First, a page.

Wednesday, October 30, 2013 / by Alicia Angstadt
On October 31 of every year, children around the nation enjoy carving jack-o-lanterns, dressing up in their favorite costumes and going out trick-or-treating for candy and treats. Although the traditions of Halloween have been longstanding, it is important that both parents and children approach the occasion with a combination of diligence, forethought and safety in mind.
When children choose a Halloween costume, they think more about the style and character than the actual safety aspect. It’s important that any mask be designed in such a way that does not obstruct the child’s view while being worn. In addition, a costume should be comfortable and not restrict movement or increase the risk of the child stumbling or falling. Therefore, the costume’s length must also be considered. Bright colors also are recommended so they can be easily seen.
In a perfect world, it would be safe for children to go out and enjoy Halloween by trick-or-treating in the nearby area or neighborhood. However, this is not a perfect world and it’s important that an adult accompany children who are outdoors and/or trick-or-treating. Ideally, there should be one adult for every 2-3 children. This is especially important in large groups, where it may take more than one adult to supervise multiple children at once.
Because trick-or-treating typically occurs in the evening hours, it’s important to have a working flashlight on hand. Add fresh batteries to ensure it will last through the night. Adults should carry their cell phone in case of car trouble or to reach emergency contacts, if needed.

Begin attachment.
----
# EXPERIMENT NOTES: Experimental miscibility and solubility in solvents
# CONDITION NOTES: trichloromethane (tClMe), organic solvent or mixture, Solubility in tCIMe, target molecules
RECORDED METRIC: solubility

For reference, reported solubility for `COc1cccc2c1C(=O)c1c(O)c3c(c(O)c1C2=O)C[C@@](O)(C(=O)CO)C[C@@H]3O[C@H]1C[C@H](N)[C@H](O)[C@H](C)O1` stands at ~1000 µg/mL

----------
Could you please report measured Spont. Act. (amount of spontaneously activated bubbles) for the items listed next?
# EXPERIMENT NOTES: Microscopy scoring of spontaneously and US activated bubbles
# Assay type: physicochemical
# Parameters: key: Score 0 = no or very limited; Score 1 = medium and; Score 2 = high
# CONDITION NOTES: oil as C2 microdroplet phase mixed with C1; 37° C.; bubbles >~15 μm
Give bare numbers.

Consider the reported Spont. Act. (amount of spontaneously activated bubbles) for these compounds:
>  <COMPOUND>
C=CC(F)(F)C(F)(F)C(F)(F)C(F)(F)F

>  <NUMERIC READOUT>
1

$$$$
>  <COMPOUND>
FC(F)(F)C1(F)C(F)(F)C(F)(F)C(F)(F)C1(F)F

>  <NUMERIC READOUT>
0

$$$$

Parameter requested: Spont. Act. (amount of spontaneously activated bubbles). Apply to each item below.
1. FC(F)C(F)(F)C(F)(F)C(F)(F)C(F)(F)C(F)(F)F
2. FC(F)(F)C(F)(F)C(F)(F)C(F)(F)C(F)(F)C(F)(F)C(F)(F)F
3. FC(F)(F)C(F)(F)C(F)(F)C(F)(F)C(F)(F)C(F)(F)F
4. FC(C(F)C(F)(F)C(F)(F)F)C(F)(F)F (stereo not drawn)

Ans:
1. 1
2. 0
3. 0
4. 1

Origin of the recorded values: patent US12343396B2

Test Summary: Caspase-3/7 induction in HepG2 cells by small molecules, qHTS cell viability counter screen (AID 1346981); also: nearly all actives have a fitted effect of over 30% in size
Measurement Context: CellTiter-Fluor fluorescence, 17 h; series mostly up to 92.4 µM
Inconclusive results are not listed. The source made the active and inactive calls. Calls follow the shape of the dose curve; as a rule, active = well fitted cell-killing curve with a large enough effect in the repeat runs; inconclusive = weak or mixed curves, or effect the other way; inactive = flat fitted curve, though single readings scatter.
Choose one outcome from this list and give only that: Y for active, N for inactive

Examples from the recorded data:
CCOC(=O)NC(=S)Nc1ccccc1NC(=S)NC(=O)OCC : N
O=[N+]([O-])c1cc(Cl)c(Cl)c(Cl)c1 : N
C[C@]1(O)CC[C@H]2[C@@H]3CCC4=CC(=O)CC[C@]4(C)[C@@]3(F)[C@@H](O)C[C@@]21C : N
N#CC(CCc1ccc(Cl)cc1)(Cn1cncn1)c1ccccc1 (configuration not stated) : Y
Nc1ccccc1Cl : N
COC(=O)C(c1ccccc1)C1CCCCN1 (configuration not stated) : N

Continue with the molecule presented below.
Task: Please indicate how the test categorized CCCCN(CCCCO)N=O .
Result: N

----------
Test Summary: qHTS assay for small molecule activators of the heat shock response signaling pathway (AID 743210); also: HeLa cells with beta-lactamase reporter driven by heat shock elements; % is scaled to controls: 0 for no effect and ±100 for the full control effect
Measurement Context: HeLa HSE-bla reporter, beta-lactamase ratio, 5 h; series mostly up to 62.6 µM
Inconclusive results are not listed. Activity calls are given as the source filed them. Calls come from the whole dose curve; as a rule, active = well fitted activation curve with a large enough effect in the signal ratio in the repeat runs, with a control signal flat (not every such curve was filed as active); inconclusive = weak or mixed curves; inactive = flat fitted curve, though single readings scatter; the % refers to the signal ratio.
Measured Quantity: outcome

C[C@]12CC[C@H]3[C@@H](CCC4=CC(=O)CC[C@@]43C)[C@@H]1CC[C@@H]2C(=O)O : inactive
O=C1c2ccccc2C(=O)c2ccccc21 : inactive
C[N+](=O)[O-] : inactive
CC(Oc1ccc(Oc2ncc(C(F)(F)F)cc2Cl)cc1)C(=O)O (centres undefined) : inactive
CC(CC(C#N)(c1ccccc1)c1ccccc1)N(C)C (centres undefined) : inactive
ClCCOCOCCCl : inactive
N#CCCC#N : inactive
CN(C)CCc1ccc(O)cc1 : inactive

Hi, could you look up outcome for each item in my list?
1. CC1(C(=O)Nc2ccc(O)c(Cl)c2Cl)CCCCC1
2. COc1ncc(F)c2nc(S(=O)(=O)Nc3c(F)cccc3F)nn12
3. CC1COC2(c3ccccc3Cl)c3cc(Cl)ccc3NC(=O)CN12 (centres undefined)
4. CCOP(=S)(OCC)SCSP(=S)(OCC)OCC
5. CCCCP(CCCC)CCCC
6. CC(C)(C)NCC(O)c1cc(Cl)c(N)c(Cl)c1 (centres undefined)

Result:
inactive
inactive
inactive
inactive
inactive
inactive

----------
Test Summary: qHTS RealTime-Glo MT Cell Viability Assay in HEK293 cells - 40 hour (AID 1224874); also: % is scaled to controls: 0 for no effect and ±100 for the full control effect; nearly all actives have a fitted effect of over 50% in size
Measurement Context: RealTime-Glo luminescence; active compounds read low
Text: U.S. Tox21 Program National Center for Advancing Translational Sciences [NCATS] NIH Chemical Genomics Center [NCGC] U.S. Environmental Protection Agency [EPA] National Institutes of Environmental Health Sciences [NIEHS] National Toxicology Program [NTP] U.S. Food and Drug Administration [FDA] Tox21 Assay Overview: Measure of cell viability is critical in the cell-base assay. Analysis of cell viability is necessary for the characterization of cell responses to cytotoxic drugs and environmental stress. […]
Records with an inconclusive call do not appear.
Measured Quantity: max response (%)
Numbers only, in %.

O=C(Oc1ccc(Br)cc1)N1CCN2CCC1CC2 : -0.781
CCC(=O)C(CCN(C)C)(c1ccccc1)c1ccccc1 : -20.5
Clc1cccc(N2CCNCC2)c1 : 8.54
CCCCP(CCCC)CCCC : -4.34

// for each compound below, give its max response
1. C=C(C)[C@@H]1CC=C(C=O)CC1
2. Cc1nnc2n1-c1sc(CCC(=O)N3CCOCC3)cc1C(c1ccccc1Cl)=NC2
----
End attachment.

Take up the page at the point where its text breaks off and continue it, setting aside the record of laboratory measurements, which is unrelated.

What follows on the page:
Rules Of The Road
When trick-or-treating, always remain in well-lit areas. This includes areas with working street lights and homes that have a porch light turned on, which is a sign that the homeowner(s) welcomes trick-or-treaters. If the house is dark and/or the porch light is off, avoid the home and continue on to the next one.
One of the greatest attractions of Halloween to a child is that of trick-or-treating and the prospect of receiving candy and other treats. It’s important that both parents and children know which types of candy are safe and which are not. Candy that is unwrapped or is not factory sealed should not be eaten. Instead, it should be thrown away. In addition, candy with expiration dates that have passed or anything that’s homemade should be discarded. With this in mind, it is recommended that nothing is eaten until parents and children examine all of the “loot” once everyone gets home.
Observing Local Curfews
Trick-or-treating is typically designated at a certain time for every area. This means that some towns may allow trick-or-treating on the night before or the night of Halloween. Additionally, there are specific hours and age limits that must be observed by all who choose to trick-or-treat. It’s important that both children and adults understand the local rules and adhere to them strictly. If you are concerned about missing the curfew, wear a watch that lights up with the touch of a button. This will allow you to easily see your watch face in the dark and will ensure that everyone gets home on time.